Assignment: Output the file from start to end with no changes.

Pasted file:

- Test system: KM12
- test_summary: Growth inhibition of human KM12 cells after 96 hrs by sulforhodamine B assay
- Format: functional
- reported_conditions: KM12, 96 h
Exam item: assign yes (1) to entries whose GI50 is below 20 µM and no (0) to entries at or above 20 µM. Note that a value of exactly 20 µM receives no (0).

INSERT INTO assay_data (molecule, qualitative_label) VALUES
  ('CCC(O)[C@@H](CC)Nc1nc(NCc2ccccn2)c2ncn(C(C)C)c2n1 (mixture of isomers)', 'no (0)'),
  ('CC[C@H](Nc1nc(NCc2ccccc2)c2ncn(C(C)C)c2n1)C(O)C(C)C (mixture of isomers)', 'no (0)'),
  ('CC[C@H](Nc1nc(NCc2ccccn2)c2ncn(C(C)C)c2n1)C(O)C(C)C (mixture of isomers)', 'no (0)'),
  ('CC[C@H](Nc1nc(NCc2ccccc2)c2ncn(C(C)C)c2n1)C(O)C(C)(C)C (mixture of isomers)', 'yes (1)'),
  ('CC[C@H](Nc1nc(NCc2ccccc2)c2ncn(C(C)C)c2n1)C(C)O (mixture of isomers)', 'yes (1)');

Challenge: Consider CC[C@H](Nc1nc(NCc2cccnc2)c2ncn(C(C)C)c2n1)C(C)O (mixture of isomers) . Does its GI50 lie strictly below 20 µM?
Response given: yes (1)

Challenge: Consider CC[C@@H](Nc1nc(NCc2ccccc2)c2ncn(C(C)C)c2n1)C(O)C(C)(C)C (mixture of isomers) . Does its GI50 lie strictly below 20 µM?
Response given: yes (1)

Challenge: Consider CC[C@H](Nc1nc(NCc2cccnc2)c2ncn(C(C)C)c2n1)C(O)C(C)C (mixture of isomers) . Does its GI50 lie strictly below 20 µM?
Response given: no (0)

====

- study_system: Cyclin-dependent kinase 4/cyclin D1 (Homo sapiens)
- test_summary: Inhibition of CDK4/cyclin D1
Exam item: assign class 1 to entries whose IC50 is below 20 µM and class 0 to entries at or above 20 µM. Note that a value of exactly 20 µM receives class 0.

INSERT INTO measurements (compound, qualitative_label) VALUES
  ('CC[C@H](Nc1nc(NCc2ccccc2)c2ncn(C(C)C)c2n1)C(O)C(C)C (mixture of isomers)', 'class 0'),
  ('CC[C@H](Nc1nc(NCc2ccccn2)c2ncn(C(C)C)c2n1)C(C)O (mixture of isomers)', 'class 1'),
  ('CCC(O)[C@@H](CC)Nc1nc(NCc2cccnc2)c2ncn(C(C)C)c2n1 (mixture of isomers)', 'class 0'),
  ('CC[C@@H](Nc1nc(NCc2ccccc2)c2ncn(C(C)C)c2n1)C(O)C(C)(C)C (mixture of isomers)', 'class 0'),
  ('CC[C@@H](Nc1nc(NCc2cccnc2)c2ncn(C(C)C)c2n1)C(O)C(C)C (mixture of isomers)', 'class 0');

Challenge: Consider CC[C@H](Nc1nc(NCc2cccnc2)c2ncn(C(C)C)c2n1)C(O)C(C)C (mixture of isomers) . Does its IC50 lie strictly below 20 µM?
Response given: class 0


- Test system: KM12
- test_summary: Growth inhibition of human KM12 cells after 96 hrs by sulforhodamine B assay
- Format: functional
- reported_conditions: KM12, 96 h
Exam item: assign yes (1) to entries whose GI50 is below 20 µM and no (0) to entries at or above 20 µM. Note that a value of exactly 20 µM receives no (0).

INSERT INTO assay_data (molecule, qualitative_label) VALUES
  ('CCC(O)[C@@H](CC)Nc1nc(NCc2ccccn2)c2ncn(C(C)C)c2n1 (mixture of isomers)', 'no (0)'),
  ('CC[C@H](Nc1nc(NCc2ccccc2)c2ncn(C(C)C)c2n1)C(O)C(C)C (mixture of isomers)', 'no (0)'),
  ('CC[C@H](Nc1nc(NCc2ccccn2)c2ncn(C(C)C)c2n1)C(O)C(C)C (mixture of isomers)', 'no (0)'),
  ('CC[C@H](Nc1nc(NCc2ccccc2)c2ncn(C(C)C)c2n1)C(O)C(C)(C)C (mixture of isomers)', 'yes (1)'),
  ('CC[C@H](Nc1nc(NCc2ccccc2)c2ncn(C(C)C)c2n1)C(C)O (mixture of isomers)', 'yes (1)');

Challenge: Consider CC[C@H](Nc1nc(NCc2cccnc2)c2ncn(C(C)C)c2n1)C(C)O (mixture of isomers) . Does its GI50 lie strictly below 20 µM?
Response given: yes (1)

Challenge: Consider CC[C@@H](Nc1nc(NCc2ccccc2)c2ncn(C(C)C)c2n1)C(O)C(C)(C)C (mixture of isomers) . Does its GI50 lie strictly below 20 µM?
Response given: yes (1)

Challenge: Consider CC[C@H](Nc1nc(NCc2cccnc2)c2ncn(C(C)C)c2n1)C(O)C(C)C (mixture of isomers) . Does its GI50 lie strictly below 20 µM?
Response given: no (0)

====

- study_system: Cyclin-dependent kinase 4/cyclin D1 (Homo sapiens)
- test_summary: Inhibition of CDK4/cyclin D1
Exam item: assign class 1 to entries whose IC50 is below 20 µM and class 0 to entries at or above 20 µM. Note that a value of exactly 20 µM receives class 0.

INSERT INTO measurements (compound, qualitative_label) VALUES
  ('CC[C@H](Nc1nc(NCc2ccccc2)c2ncn(C(C)C)c2n1)C(O)C(C)C (mixture of isomers)', 'class 0'),
  ('CC[C@H](Nc1nc(NCc2ccccn2)c2ncn(C(C)C)c2n1)C(C)O (mixture of isomers)', 'class 1'),
  ('CCC(O)[C@@H](CC)Nc1nc(NCc2cccnc2)c2ncn(C(C)C)c2n1 (mixture of isomers)', 'class 0'),
  ('CC[C@@H](Nc1nc(NCc2ccccc2)c2ncn(C(C)C)c2n1)C(O)C(C)(C)C (mixture of isomers)', 'class 0'),
  ('CC[C@@H](Nc1nc(NCc2cccnc2)c2ncn(C(C)C)c2n1)C(O)C(C)C (mixture of isomers)', 'class 0');

Challenge: Consider CC[C@H](Nc1nc(NCc2cccnc2)c2ncn(C(C)C)c2n1)C(O)C(C)C (mixture of isomers) . Does its IC50 lie strictly below 20 µM?
Response given: class 0